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I am working through how SQL Server Audits work and would like some clarity on how the QUEUE_DELAY options works. BOL defines the options as:

Determines the time, in milliseconds, that can elapse before audit actions are forced to be processed. A value of 0 indicates synchronous delivery. The minimum settable query delay value is 1000 (1 second), which is the default. The maximum is 2,147,483,647 (2,147,483.647 seconds or 24 days, 20 hours, 31 minutes, 23.647 seconds). Specifying an invalid number will raise the error MSG_INVALID_QUEUE_DELAY.

Where are these actions queued tempdb, a system table, etc? Can I query that location to see how many items are in the queue? If the ON_FAILURE option is set to shut down the server, will these items be logged to the audit once the server is restarted and the location can be accessed again?

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3 Answers 3

up vote 5 down vote accepted

SQL Server Audit leverages the new Extended Events architecture introduced in 2008.

If you look at the following DMVs, you can see the related structures appear when the audit is started.

select * from sys.dm_server_audit_status
select * from sys.dm_xe_session_events
select * from sys.dm_xe_session_targets

Note that audits have their own set of special targets, which cannot be used directly through Extended Events. If you start generating some audit events, you'll see the events show up in the actual target, but unlike a ring buffer target, they don't appear in the target_data column in the DMV for security reasons.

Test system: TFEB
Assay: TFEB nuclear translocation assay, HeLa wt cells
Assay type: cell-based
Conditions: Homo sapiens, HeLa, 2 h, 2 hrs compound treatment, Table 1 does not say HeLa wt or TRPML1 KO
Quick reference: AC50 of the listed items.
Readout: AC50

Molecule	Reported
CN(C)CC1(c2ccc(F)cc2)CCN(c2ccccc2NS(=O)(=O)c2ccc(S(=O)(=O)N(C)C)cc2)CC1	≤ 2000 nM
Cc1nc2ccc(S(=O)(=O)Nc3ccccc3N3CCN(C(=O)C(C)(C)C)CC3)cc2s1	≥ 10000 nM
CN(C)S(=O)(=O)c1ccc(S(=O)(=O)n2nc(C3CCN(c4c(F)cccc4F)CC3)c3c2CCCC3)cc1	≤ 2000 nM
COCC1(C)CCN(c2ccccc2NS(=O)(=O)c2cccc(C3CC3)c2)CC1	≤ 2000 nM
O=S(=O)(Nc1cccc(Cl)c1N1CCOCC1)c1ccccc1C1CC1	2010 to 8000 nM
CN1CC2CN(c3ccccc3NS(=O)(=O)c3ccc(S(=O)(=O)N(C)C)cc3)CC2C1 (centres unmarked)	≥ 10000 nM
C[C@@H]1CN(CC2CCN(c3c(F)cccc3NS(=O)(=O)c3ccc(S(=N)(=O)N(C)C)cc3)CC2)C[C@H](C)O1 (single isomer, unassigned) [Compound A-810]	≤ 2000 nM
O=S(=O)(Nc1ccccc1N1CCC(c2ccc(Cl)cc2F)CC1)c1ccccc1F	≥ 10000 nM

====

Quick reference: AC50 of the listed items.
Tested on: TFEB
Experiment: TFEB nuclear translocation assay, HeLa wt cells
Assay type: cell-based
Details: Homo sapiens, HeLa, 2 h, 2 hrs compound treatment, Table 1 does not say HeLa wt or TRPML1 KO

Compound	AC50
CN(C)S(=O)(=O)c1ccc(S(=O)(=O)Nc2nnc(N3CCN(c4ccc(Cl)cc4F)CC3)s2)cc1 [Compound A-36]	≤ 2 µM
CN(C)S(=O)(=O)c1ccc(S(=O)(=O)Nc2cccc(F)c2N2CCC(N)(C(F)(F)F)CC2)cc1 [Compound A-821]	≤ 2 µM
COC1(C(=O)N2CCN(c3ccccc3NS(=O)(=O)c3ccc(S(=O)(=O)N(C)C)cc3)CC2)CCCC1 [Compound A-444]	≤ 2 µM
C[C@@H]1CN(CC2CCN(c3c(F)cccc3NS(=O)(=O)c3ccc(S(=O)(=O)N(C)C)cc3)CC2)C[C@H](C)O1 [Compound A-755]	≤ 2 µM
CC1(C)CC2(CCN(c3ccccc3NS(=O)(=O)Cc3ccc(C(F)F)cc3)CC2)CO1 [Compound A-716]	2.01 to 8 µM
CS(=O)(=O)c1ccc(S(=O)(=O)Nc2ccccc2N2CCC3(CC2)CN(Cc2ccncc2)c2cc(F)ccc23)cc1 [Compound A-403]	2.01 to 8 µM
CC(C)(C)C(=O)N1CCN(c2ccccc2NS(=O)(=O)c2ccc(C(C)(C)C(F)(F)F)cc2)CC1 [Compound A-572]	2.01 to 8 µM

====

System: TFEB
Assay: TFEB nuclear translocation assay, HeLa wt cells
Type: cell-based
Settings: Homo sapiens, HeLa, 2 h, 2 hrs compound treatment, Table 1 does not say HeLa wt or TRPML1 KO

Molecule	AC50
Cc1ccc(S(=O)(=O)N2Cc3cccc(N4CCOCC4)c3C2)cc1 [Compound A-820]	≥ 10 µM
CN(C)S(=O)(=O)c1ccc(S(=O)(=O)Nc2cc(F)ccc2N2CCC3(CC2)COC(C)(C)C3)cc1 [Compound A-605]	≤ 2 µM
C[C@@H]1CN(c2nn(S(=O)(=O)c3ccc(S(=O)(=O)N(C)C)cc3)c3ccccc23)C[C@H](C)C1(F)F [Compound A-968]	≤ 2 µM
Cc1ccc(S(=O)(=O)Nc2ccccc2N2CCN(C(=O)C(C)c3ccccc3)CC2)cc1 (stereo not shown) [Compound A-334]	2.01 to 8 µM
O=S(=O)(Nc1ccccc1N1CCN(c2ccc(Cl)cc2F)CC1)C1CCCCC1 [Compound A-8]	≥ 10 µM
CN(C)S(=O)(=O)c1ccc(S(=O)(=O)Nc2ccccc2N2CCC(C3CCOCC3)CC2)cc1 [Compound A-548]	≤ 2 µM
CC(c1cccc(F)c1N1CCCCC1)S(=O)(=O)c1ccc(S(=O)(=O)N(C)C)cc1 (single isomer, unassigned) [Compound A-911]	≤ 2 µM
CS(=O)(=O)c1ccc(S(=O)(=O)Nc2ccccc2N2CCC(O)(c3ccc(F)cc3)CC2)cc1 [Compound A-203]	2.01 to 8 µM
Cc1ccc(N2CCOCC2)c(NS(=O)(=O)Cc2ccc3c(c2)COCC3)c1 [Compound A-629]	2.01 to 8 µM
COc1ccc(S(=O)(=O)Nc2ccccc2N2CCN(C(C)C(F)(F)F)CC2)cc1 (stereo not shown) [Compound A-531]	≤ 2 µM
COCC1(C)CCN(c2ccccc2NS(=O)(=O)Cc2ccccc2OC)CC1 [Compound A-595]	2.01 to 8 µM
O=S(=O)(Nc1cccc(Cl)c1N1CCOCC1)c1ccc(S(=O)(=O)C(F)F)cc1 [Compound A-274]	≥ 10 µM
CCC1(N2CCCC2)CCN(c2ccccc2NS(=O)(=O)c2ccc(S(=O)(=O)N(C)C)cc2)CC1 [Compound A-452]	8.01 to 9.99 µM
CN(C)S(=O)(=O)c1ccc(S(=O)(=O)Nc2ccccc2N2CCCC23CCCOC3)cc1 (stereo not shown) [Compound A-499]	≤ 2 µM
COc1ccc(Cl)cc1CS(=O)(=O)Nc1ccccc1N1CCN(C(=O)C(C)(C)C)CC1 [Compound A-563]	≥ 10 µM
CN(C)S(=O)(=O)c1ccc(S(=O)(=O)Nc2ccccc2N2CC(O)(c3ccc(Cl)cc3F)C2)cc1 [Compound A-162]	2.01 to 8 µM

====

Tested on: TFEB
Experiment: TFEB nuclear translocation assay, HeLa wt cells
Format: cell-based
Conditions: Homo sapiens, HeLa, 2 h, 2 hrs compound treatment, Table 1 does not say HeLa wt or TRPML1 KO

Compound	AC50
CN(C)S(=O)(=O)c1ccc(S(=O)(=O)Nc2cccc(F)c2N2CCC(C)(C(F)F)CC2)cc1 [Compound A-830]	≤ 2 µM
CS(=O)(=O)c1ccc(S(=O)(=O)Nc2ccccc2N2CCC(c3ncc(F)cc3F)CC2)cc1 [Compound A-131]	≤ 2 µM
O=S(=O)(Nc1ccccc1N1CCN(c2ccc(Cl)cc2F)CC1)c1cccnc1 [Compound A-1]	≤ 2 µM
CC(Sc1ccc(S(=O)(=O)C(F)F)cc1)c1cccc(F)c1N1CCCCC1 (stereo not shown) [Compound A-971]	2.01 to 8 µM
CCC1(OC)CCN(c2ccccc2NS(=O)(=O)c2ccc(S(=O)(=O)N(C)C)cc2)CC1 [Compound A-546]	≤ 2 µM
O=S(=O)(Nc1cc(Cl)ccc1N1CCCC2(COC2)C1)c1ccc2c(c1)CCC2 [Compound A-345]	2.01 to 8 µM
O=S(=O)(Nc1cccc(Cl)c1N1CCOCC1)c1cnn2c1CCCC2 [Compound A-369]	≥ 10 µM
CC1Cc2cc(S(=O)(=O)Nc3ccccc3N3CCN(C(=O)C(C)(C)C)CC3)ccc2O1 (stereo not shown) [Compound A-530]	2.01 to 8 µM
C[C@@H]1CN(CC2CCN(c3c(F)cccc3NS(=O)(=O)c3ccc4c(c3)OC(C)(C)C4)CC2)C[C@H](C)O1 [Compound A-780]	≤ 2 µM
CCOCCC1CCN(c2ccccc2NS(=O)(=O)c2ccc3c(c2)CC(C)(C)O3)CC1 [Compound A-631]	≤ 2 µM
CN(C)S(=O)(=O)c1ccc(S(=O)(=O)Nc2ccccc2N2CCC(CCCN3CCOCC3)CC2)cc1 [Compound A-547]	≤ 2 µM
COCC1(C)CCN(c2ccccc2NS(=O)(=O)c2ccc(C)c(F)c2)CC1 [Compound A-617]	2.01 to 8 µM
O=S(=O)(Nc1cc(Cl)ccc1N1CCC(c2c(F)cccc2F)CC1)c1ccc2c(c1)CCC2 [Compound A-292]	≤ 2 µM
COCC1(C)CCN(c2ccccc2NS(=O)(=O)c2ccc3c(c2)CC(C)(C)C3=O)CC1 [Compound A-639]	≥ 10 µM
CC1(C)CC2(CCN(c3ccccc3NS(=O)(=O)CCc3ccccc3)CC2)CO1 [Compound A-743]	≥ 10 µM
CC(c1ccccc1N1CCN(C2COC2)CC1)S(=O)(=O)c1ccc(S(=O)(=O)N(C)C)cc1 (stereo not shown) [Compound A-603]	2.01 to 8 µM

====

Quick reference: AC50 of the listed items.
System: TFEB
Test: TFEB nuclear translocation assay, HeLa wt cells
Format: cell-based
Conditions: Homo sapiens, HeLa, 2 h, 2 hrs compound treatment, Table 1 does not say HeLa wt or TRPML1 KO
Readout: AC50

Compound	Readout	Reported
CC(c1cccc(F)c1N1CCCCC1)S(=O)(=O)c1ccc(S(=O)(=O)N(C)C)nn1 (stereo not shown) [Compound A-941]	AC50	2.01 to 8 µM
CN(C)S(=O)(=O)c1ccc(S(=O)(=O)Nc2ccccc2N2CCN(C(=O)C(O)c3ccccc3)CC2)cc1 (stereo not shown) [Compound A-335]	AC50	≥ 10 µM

Having said that, it's a bit unclear (and apparently undocumented) how the Audit session targets work internally. Based on the fact that Audit is built on Extended Events, and given the behaviour options for when auditing fails, I assume the Audit targets are simply modified ring buffer targets that don't expose the event data back to SQL Server. While this explanation makes the most sense to me, I'm honestly not 100% sure. Hopefully someone with more internals knowlege can comment.

Can I query that location to see how many items are in the queue?

Not as far as I can tell; again, likely for security reasons.

If the ON_FAILURE option is set to shut down the server, will these items be logged to the audit once the server is restarted and the location can be accessed again?

There are many scenarios wherein the event could not be recorded. If my assumption about hitting a memory buffer is correct, the failed event(s) will be dropped on the floor as a shutdown will release all SQL Server memory. Anything that didn't make it to disk will be lost.

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SQL Server will queue up the writes from the captured data and only write it to the logs when the amount of time specified has passed.

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I understand that part. I have updated the question to better reflect what I am trying to understand. Thank you for helping get a better handle on this. –  jgardner04 Aug 15 '12 at 13:35

I'm interested in what your situation is. We write software, LOGbinder SQL, that translates SQL audit logs and sends them to a log management/SIEM systems. We normally recommend using a file share on another server where our software runs to reduce impact to the SQL server to the bare minimum. It would be good to test what happens if that server is unavailable for a time. This speaks to using a local folder on the SQL server. We don't recommend using the Windows event log for performance reasons.

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I am simply trying to get a better picture of what is happening under the covers with SQL Server auditing. I don't have a specific situation that I am working through. –  jgardner04 Aug 19 '12 at 18:21

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